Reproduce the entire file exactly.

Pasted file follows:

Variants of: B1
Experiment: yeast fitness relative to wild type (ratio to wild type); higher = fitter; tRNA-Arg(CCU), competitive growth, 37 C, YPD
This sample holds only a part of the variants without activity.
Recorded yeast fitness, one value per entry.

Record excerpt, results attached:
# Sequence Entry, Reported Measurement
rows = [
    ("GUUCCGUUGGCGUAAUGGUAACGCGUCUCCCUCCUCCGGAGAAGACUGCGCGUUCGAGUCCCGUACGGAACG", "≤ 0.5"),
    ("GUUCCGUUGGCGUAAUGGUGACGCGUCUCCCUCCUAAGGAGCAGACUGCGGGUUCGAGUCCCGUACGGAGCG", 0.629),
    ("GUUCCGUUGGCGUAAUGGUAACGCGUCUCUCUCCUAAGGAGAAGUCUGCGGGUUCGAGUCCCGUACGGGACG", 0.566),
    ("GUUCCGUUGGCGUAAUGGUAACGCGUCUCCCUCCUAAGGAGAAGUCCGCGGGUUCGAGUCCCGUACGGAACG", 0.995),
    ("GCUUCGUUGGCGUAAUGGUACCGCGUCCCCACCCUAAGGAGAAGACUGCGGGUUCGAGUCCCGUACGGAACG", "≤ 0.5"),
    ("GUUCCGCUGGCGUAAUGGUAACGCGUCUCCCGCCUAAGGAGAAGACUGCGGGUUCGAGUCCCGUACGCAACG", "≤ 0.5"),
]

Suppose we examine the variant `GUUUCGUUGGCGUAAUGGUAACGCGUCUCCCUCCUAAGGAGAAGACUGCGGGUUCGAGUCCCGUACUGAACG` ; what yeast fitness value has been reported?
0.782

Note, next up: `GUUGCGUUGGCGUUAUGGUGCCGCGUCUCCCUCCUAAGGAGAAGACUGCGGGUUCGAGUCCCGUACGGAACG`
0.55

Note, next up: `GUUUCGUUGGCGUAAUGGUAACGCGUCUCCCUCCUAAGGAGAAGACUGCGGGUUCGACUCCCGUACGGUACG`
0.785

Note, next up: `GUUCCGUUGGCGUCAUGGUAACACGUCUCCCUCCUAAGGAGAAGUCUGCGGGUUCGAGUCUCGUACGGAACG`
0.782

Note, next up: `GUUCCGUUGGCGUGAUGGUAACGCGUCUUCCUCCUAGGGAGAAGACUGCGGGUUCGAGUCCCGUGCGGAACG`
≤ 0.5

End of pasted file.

Variants of: B1
Experiment: yeast fitness relative to wild type (ratio to wild type); higher = fitter; tRNA-Arg(CCU), competitive growth, 37 C, YPD
This sample holds only a part of the variants without activity.
Recorded yeast fitness, one value per entry.

Record excerpt, results attached:
# Sequence Entry, Reported Measurement
rows = [
    ("GUUCCGUUGGCGUAAUGGUAACGCGUCUCCCUCCUCCGGAGAAGACUGCGCGUUCGAGUCCCGUACGGAACG", "≤ 0.5"),
    ("GUUCCGUUGGCGUAAUGGUGACGCGUCUCCCUCCUAAGGAGCAGACUGCGGGUUCGAGUCCCGUACGGAGCG", 0.629),
    ("GUUCCGUUGGCGUAAUGGUAACGCGUCUCUCUCCUAAGGAGAAGUCUGCGGGUUCGAGUCCCGUACGGGACG", 0.566),
    ("GUUCCGUUGGCGUAAUGGUAACGCGUCUCCCUCCUAAGGAGAAGUCCGCGGGUUCGAGUCCCGUACGGAACG", 0.995),
    ("GCUUCGUUGGCGUAAUGGUACCGCGUCCCCACCCUAAGGAGAAGACUGCGGGUUCGAGUCCCGUACGGAACG", "≤ 0.5"),
    ("GUUCCGCUGGCGUAAUGGUAACGCGUCUCCCGCCUAAGGAGAAGACUGCGGGUUCGAGUCCCGUACGCAACG", "≤ 0.5"),
]

Suppose we examine the variant `GUUUCGUUGGCGUAAUGGUAACGCGUCUCCCUCCUAAGGAGAAGACUGCGGGUUCGAGUCCCGUACUGAACG` ; what yeast fitness value has been reported?
0.782

Note, next up: `GUUGCGUUGGCGUUAUGGUGCCGCGUCUCCCUCCUAAGGAGAAGACUGCGGGUUCGAGUCCCGUACGGAACG`
0.55

Note, next up: `GUUUCGUUGGCGUAAUGGUAACGCGUCUCCCUCCUAAGGAGAAGACUGCGGGUUCGACUCCCGUACGGUACG`
0.785

Note, next up: `GUUCCGUUGGCGUCAUGGUAACACGUCUCCCUCCUAAGGAGAAGUCUGCGGGUUCGAGUCUCGUACGGAACG`
0.782

Note, next up: `GUUCCGUUGGCGUGAUGGUAACGCGUCUUCCUCCUAGGGAGAAGACUGCGGGUUCGAGUCCCGUGCGGAACG`
≤ 0.5